Less promising is the feeling that Dead Space 2 is taking the series round the block, killing time. Top to bottom, the second game is a retread of the first. You spend the entire time plodding through a space complex, chasing your illusive girlfriend (ticking the ‘trippy vision horror’ box), pledging to destroy the marker and those trying to protect it. Perhaps conscious that anyone who sat through the first Dead Space is not going to be hungry for this retread, Visceral have hastily laid on a buffet of peripheral characters from the game’s rather nondescript factions. They’re equally unappetising.
Remember how in Dead Space, the cast ran to about three characters and the scent of imminent betrayal from the one who kept talking about mistrust was discernible about eight hours before she pulled the knife from your back? Visceral get the waiting time down to about three hours this time. And the faction this character represents seems bizarrely and conspicuously absent from the other two thirds of the game. On the other side of things, a clichéd, over-bearing military commander type fills in as the voice track for the mute marker. He appears desperate for human contact, a bit-player constantly clogging up your personal switchboard.
Which is all probably overstating how dislikeable these characters are, but I’m a believer in the idea that game writing can be infinitely better than this. The least offensive addition is Isaac himself. Aside from a couple of cringe-worthy one-liners, he’s voiced well and a lot easier to relate to this time out. The smallest details often seal the deal with our player characters: the master stroke here is that extended bashing on the ‘stomp’ control lets loose a string of obscenities.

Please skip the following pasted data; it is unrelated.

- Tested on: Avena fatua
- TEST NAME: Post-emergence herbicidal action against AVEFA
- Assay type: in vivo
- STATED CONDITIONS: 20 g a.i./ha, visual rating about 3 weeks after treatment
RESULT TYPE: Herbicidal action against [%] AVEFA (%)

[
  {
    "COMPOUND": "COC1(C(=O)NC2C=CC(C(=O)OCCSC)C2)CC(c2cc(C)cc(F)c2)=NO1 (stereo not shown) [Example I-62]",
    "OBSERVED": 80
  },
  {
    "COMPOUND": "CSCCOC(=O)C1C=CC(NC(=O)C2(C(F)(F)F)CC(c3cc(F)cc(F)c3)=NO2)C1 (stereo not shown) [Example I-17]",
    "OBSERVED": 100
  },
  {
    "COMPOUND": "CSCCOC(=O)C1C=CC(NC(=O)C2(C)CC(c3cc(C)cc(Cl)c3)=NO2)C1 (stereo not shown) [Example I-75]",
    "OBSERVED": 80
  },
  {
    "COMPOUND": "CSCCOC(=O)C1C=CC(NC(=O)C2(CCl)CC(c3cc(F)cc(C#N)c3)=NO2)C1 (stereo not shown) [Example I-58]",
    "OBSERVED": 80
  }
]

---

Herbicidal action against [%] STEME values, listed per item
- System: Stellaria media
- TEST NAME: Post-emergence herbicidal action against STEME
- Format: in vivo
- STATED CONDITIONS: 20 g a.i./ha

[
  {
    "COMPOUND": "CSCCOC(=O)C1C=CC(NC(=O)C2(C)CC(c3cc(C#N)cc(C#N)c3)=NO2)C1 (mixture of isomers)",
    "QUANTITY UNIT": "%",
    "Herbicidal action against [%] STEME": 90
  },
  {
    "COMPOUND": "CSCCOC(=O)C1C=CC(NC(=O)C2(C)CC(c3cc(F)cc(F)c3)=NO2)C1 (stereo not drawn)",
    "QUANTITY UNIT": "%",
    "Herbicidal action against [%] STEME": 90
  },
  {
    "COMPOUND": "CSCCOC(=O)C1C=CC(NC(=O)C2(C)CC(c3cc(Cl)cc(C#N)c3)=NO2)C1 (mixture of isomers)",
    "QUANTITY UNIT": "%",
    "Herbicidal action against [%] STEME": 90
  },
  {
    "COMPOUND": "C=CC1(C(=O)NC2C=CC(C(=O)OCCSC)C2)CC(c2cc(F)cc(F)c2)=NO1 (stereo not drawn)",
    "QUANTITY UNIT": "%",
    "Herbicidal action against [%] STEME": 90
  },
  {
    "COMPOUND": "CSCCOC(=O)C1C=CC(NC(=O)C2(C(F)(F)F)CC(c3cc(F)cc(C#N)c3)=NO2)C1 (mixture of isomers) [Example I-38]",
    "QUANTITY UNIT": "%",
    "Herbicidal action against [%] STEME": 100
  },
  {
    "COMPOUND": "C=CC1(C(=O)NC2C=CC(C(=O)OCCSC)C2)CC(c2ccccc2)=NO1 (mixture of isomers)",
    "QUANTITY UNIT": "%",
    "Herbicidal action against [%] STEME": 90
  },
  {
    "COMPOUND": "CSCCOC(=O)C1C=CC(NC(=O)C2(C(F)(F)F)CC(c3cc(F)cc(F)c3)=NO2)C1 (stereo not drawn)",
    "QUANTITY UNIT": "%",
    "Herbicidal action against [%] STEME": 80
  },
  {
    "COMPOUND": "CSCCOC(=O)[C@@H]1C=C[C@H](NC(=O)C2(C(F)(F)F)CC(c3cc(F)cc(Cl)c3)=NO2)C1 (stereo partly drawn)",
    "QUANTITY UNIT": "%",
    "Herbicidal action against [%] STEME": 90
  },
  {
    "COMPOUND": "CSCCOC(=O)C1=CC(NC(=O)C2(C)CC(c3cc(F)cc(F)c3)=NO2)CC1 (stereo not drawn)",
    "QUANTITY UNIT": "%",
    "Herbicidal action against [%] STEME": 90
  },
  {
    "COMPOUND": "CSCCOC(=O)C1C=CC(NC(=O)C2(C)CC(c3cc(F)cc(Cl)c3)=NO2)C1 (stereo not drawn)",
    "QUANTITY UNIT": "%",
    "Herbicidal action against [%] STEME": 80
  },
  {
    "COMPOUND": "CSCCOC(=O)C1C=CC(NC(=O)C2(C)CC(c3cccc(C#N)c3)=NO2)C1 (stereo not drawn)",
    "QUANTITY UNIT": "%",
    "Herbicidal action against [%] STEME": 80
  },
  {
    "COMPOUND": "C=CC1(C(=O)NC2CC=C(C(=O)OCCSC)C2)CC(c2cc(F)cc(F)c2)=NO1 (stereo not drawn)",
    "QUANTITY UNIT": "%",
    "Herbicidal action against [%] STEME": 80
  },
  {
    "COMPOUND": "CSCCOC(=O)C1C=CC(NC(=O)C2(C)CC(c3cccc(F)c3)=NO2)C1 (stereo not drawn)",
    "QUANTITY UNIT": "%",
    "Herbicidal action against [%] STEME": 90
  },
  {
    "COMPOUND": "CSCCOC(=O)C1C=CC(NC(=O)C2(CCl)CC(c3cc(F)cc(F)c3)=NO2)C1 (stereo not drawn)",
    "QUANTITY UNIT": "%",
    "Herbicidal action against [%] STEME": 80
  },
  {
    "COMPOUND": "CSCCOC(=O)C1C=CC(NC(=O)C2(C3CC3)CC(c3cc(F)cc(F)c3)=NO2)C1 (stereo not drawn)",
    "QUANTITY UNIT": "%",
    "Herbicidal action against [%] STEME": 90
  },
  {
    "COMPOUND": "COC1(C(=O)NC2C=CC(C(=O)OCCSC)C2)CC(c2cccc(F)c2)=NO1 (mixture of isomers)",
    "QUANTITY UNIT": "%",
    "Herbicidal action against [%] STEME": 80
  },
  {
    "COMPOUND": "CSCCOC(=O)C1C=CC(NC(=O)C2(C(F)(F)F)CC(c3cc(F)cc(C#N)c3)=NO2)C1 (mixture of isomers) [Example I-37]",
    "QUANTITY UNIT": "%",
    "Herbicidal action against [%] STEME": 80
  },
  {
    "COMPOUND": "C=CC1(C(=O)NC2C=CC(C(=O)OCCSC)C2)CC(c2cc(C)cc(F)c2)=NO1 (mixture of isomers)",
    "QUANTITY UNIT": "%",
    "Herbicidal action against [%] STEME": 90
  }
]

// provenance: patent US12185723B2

You’re also teamed up with a pair of other survivors, reflecting Dead Space 2’s actually quite commendable capacity to make the Sprawl feel less like a museum of data logs and more like a place which people are living and dying (… mostly dying) in as you progress. Chief sidekick, Ellie, does however come from the Alyx Vance school of ‘casually dressed, attractive, somewhat unwashed’ female heroines.
It’s an overused trope that completely gets in the way of an otherwise likeable character: she also manages to make even less sense than Alyx (and her bullet proof hoodie) in context. This is a game where the player routinely gets blasted into the vacuum of space, sees their torso ripped in half and is forced to watch as a creature pins them down, mounts and violates their face. By the end of the game, you have several suits of advanced space armour going spare: how is it possible for a character in a vest top to maintain her integrity?
Dead Space 2 is undeniably an invigorating title that builds upon the action and gameplay of its predecessor and features at least two sections of vaguely ‘Shalebridge Cradle’-like, left-field awesome. But its story is curiously subdued: it’s not really a spoiler to tell you that the game’s ending basically says ‘there are more markers’. I’m left wondering whether Dead Space 2 is symptomatic of a developer that doesn’t know (or care?) where it’s going with the property, or whether they simply wanted to use the game as a second beginning, to hook in all those who missed or simply didn’t like the original. Either way, a decent game from a series that continues to underachieve.
Verdict – On Target